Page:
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GuestFellow
10-26-2009, 01:17 PM
Children as young as seven are to be offered careers guidance under a government scheme in England.

^ Click above to read the rest of the article.

I'm not very fond of this scheme. It is better to find out what children are interested in and hopefully encourage them to build on top of those interests. Indirectly this may give the child an idea of what they like to do in the future. The school should offer children with a range of activities to keep options open just in case they might be interested in something else.
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Woodrow
10-26-2009, 01:23 PM
Career advice for kids???????

What ever happened to the concept of letting kids be kids and not needlessly expose them to adult decisions? A child's work is play, let them be concerned with the work of childhood and from there grow into the age of making adult decisions.
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~Raindrop~
10-26-2009, 01:23 PM
Wernt they talking about moving up the school age to six????
and now this. Unbelievable.
One year of school and the ickle kiddies are already choosing their ideal careers.....
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Mysterious Uk
10-27-2009, 02:49 PM
I think it's a good idea, if it is done in the right way.. I wouldn't force the children to pick a job, but rather have fun activities relating to the various fields there are, such as health or education. In uni we did a fun day for primary schools where we took a group of children around university and they did enjoy it. The goal is to show children they are capable of having the future they want no matter where they come from and i promote that. Good old media making it out like it's the worst thing ever.
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Snowflake
10-27-2009, 03:02 PM
:sl: That sounds really silly. How many kids at that age know what they want to do as adults? They change their minds a hundred times about what they want to be. How can you advise a 7 year old about his future? :?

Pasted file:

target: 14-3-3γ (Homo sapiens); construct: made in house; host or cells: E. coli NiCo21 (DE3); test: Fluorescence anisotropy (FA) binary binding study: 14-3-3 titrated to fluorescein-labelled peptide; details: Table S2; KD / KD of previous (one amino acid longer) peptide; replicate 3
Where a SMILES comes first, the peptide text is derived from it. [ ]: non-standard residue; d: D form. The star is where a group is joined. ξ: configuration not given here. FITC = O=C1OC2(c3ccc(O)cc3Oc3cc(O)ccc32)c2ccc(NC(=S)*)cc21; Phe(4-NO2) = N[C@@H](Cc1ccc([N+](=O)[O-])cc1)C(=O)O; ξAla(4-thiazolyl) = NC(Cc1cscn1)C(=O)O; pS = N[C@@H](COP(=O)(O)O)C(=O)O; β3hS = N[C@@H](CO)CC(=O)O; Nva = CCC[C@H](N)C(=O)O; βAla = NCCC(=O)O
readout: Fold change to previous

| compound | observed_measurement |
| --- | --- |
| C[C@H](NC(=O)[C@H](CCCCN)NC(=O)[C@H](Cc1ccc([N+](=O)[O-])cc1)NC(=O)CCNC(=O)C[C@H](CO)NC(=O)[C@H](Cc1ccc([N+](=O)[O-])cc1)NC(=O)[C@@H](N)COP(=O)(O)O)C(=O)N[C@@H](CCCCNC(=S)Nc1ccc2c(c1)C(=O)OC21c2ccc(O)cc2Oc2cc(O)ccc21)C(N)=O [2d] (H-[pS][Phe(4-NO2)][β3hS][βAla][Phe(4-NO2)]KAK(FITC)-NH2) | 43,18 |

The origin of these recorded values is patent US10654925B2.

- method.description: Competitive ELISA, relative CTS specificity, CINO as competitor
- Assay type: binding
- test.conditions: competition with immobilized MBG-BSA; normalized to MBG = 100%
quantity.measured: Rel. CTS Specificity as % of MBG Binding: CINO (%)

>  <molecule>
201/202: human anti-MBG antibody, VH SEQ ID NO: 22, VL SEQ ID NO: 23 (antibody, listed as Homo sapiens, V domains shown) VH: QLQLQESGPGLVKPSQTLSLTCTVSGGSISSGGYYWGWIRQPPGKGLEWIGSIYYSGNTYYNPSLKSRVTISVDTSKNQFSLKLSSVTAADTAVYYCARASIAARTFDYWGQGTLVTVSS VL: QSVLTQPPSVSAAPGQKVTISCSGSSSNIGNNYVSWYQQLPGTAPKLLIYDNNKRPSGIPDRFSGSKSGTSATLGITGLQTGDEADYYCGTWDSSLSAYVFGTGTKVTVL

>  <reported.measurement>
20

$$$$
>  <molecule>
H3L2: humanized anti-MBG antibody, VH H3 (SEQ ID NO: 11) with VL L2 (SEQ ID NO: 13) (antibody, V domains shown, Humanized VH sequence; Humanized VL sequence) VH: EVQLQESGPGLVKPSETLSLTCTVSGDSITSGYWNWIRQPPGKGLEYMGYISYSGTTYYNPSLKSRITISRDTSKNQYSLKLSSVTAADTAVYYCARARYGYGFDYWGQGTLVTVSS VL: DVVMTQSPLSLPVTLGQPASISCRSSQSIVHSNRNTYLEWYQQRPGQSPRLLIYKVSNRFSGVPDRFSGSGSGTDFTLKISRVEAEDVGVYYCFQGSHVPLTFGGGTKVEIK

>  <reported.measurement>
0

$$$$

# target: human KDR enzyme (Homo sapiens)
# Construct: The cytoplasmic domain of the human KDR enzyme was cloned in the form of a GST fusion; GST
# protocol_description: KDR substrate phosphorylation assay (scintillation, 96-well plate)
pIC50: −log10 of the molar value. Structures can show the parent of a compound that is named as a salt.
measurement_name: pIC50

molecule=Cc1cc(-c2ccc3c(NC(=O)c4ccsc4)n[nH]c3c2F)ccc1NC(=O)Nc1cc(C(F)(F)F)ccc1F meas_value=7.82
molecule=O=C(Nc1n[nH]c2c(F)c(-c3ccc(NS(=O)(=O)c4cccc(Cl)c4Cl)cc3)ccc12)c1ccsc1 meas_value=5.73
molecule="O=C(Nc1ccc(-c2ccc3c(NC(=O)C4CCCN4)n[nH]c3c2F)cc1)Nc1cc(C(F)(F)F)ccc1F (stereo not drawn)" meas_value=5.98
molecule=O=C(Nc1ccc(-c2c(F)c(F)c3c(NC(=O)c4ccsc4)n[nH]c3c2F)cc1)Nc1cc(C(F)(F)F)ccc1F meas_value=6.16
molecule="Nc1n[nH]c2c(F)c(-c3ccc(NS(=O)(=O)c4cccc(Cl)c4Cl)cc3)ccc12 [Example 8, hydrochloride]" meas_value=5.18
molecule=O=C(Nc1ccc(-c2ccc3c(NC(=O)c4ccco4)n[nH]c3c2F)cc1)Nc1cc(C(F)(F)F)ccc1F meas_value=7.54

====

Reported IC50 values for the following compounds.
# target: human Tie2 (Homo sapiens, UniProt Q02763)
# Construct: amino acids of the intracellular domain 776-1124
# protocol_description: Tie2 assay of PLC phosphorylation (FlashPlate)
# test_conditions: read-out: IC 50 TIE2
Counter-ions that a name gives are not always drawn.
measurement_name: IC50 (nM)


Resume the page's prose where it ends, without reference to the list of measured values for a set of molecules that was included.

Why don't they start advising kids on manners and respect for others before anything else seeing as parents are failing to do their jobs properly. At least poor kids will have learnt something useful for life.
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Woodrow
10-27-2009, 03:35 PM
Just my opinon this seems to a return to the medieval guilds. By disrupting a small childs normal curiosity through guided imaginary future role, we will be leading them into specific jobs. (Shades of 1984!!)

The end result would result in families being locked into specific fields and this would lessen the actual choices of a career. Return to guild mentality.

Let children have free reign with their imaginations, they will develope their likes and as they age move towards the careers they have genuine natural aptitude for. We live in a time when a single career no longer suffices for a lifetime. Children need to have the freedom to discover their own natural abilities (People will normally love the career they have the most aptitude for)

To begin guiding children into career choices at an early age seems more like we would be setting our selves up to making a government guided society and forgetting self responsibility in life choices.
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Alim Apprentice
10-31-2009, 10:01 PM
Hold your horses, my friends.

The department stresses the scheme is not about helping children decide what job they want to do, but showing them what can be possible so they fulfil their potential.

There will also be more help for disadvantaged and disabled young people in accessing work experience and every young person is to get a careers mentor.
This might be a good thing. Its not necessarily about limiting ones imagination. Showing possibilities will still encourage curiosity, especially for those who do not have access to information. In addition, why are we assuming the way the information to be disserted to children is the same as those to 18 year olds?
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kamran javed
11-20-2009, 05:53 PM
I'm not very fond of this scheme. It is better to find out what children are interested in and hopefully encourage them to build on top of those interests. Indirectly this may give the child an idea of what they like to do in the future. The school should offer children with a range of activities to keep options open just in case they might be interested in something else.
and must b a islamic study
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